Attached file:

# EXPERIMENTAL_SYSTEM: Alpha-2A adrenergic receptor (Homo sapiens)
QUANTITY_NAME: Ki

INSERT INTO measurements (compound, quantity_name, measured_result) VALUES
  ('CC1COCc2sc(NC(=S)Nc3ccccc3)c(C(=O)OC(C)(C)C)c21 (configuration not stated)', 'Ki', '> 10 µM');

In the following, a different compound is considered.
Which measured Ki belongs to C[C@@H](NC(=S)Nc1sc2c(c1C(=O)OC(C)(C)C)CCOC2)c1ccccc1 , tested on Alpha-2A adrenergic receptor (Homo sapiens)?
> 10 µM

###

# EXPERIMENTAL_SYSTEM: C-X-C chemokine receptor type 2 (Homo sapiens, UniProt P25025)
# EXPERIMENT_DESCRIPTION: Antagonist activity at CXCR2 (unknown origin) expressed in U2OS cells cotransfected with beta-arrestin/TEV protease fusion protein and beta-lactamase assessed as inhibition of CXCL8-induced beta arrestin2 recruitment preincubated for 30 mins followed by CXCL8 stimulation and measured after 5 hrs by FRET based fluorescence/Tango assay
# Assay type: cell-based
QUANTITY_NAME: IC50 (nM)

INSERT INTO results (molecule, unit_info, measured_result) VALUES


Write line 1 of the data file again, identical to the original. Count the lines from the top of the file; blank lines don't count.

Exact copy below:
# EXPERIMENTAL_SYSTEM: Alpha-2A adrenergic receptor (Homo sapiens)